Local Dispatch: With gentiles' help, my husband's last Seder was one of his best


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Eleven years ago my mom and husband were both being cared for in a personal care home in Turtle Creek. She was already a resident there when Bud also needed the TLC they offered.

He lived the last year of his life there surrounded by a staff that were friends, not just caregivers, as one lovely remembrance points out.

Mom and Bud were the only Jewish residents in the non-sectarian establishment. About a week before Passover in 2003, the gentleman who ran the kitchen asked to meet with me. He wanted to make a Passover Seder meal on behalf of our family. What a lovely gesture!

It seems several nuns from a nearby parish had heard about Mom and Bud, and they mentioned on one of their regular visits to the home that they'd never been to a Passover Seder. That's when the plan formed.

I immediately went to work on the planning with the head of the kitchen. He asked for recipes for chicken matzo ball soup and charosis -- a traditional apple, nut and wine mixture. He wanted to know which sacramental wines to purchase and how to make a Passover sponge cake for dessert. His main course was roasted lamb with fresh vegetables. I supplied the gefilte fish. The menu was complete.

Invitations were extended to our immediate family and the nuns and priests from the surrounding parish. The meal would also include the first 25 residents to sign up from the personal care home. There was so much interest among the latter that there was a waiting list.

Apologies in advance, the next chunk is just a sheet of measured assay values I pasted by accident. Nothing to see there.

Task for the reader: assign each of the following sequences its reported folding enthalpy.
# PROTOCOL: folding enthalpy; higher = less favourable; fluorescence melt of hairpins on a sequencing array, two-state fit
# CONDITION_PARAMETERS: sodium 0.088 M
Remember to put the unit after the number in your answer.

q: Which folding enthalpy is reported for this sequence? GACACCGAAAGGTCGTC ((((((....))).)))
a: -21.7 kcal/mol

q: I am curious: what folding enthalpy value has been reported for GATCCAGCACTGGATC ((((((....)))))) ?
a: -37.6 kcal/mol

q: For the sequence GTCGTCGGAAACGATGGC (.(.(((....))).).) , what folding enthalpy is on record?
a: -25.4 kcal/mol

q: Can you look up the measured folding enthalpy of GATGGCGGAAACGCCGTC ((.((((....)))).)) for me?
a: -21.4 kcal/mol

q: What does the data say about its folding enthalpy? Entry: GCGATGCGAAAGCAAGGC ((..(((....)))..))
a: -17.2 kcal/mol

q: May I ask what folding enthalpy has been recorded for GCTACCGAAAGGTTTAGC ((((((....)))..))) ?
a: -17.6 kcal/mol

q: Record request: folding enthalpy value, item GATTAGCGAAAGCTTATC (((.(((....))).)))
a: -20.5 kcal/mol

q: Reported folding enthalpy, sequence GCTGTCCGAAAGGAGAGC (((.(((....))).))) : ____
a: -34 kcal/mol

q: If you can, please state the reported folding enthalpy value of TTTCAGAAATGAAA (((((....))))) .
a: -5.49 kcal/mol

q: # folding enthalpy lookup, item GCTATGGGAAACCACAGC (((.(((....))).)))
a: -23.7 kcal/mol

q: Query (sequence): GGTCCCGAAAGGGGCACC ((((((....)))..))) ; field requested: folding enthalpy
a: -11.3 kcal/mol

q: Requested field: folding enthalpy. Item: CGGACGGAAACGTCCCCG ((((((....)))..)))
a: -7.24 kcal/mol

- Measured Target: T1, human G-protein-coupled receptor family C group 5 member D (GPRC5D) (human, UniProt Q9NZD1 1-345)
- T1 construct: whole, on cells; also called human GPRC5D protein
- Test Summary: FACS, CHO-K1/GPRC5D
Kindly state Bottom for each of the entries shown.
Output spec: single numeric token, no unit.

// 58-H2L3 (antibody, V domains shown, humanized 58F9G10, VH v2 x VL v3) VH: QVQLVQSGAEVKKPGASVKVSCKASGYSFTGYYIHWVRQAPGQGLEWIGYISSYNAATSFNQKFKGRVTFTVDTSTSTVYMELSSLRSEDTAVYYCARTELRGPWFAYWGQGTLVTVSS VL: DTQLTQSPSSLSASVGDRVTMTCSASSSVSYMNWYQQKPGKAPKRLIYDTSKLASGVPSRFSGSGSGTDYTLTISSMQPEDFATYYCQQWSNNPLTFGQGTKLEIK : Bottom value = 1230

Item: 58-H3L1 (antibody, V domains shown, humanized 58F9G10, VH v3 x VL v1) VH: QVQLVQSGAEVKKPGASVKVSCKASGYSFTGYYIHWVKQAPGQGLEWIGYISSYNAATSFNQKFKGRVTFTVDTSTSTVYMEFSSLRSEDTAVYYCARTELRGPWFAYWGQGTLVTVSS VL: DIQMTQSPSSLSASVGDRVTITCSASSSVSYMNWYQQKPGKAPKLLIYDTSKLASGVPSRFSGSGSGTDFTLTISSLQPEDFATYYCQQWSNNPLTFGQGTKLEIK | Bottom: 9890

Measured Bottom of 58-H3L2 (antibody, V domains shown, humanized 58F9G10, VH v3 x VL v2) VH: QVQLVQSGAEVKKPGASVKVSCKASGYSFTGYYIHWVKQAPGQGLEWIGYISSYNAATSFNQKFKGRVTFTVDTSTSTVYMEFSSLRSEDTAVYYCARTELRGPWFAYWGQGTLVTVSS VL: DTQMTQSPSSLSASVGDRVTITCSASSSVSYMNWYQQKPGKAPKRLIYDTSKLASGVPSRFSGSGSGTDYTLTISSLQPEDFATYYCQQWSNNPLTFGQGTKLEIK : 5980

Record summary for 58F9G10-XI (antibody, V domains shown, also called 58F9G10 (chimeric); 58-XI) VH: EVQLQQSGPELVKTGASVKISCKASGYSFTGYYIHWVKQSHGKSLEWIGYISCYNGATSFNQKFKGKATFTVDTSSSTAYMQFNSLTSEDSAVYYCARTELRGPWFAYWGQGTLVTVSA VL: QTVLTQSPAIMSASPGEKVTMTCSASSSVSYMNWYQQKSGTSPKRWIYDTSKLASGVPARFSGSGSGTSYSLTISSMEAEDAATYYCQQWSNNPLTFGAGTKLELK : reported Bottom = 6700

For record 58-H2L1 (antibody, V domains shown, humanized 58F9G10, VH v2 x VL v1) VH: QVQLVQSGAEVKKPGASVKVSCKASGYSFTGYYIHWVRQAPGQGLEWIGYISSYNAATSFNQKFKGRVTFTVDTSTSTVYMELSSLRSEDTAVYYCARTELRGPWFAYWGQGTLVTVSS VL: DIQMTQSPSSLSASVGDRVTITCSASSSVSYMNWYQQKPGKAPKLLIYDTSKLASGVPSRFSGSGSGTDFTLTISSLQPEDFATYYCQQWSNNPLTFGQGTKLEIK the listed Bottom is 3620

Passover arrived, and we were shown into a special room that took our breath away. The tables of the personal care home were set with elegant linens, china, stemware vases of fresh flowers, candles and carafes of wine.

The Jewish prayer books, or Haggadahs, that I provided were placed at each setting. The skullcaps, or yarmulkes, that I had brought were also set for the men who wanted to wear one for the occasion.

My husband conducted a modified Seder in English, while including some Hebrew passages to give a real flavor to what we were hearing. Everyone participated in the reading of the Haggadah. When a question was raised regarding the service, Bud answered to the best of his knowledge. No one has ever performed before a more captive audience.

The meal was a huge success. Everyone was impressed by the food and the presentation of the different courses. The priests and nuns were delighted to have been part of our holiday for the first time. Our friends among the residents could not thank Bud enough for the introduction he gave them to Jewish history.

The deepest gratitude went to the staff of the personal care home, for their thoughtfulness and a huge amount of work on their part. They made our holiday one to always remember. Nothing was overlooked, and the smiles on their own faces showed the love they shared with us on our special day.

Holidays come and go, and my own family has grown despite Bud's departure. We look forward to being together on these important days. Each one is a new memory to be filed away and remembered lovingly.

But the one Passover memory that stands out from them all is the last one my husband enjoyed, among strangers new to Judaism who gave him great pleasure and made him feel so special.


Eleanor "Cookie" Rosenberg lives in Squirrel Hill.

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